How Long Can You Store Chaga Mushroom?

How Long Can You Store Chaga Mushroom featured image

Storage of your chaga is important, as you can prolong a chagas shelf life nearly indefinitely when stored correctly.

How to Store Chaga Mushrooms

There are various methods of storing and using chaga, and each one may have different shelf lives. You can store extracts from chaga just like you would blocks, but remember, generally speaking, the shelf life for extracts is about two years.

To make storing and using it later even easier, you can grind the chunks down into a fine powder, which you can use for making chaga tea, and which you can store in your kitchen cupboard with ease. If you would rather make it fresh and save it for later, another way of storing chaga can be frozen ice cubes.

If you would like your Chaga to be ready to consume quickly, then you will have to make tincture or powder. Even if you buy chaga already dried or powdered, you will have to properly store it in order to keep the most freshness.

How to Store Chaga Powder

Once dried, the chaga needs to be stored in a sealed container so the chaga does not absorb any airborne moisture. As long as Chaga is stored correctly (sealed inside our bags or another sealed container) and is not exposed to heat or humidity, Chaga should last for at least 1 -2 years.

It is best to freeze your brewed chaga tea if you do not expect to consume it for 10-14 days. You can store leftover chaga tea in a mason jar in the refrigerator, where it will keep good for up to three days. Chaga mushrooms can be stored in sealed containers, and chaga tea made from the decoction can last in the refrigerator for around 10 days.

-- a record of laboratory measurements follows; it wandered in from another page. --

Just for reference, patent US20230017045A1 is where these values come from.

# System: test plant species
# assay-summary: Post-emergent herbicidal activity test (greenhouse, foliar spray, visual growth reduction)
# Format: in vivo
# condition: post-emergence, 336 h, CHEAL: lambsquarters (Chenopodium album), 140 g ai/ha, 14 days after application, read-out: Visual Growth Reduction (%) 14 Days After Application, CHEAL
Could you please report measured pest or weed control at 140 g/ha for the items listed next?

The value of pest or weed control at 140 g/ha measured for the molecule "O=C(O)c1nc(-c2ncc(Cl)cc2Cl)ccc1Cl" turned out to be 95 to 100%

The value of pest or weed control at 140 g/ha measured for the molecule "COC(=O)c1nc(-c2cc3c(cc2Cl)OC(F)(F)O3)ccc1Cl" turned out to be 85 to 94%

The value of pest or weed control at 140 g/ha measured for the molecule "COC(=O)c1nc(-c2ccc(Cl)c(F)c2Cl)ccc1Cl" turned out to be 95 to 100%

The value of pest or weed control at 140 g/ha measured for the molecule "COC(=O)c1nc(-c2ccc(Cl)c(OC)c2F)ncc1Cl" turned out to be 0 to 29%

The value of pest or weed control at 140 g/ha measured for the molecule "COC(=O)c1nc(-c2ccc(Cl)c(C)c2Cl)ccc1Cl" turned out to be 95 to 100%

Tea bags contain ground chaga mushrooms, which may not be quite as fresh, but allow the drinker to prepare chaga tea far faster than using the pieces. Chaga powdered tea may lose potency after the initial steeping, so chunks or powder should be used only twice.

Once chaga has been harvested in full, it must be cleaned and dried before being used for tea brewing, or made into an extract or tincture. We need to begin with saying that properly dried Chaga needs to be brewed, and cannot be consumed as it was simply harvested. To increase the nutritional value of fresh Chaga, it needs to be dried (either by nature under the sun or in a dry house) to remove the excess moisture.

Be sure to store wet Chaga in a freezer so that it does not get contaminated by mold. Moldy chaga will make you sick if consumed, so be sure to completely dry out the chaga before using it or storing it.

Try to avoid storing your chaga in paper bags, instead, keep dry chaga in an airtight container, food-grade bags or glass jars work fine. You may wish to store your Chaga mushrooms in a glass container or a cardboard box in a dry area, away from sun. Although chaga is nearly self-preserving, mostly due to its high mineral content, making chaga tea eventually becomes fermented because bacteria will enter your concoction.

About the author

Bruce Wilson

I've studied Mycology and Forest Pathology and love creating content to help other learn more about my passion. Follow along as I continue to explore the amazing world of functional fungi!

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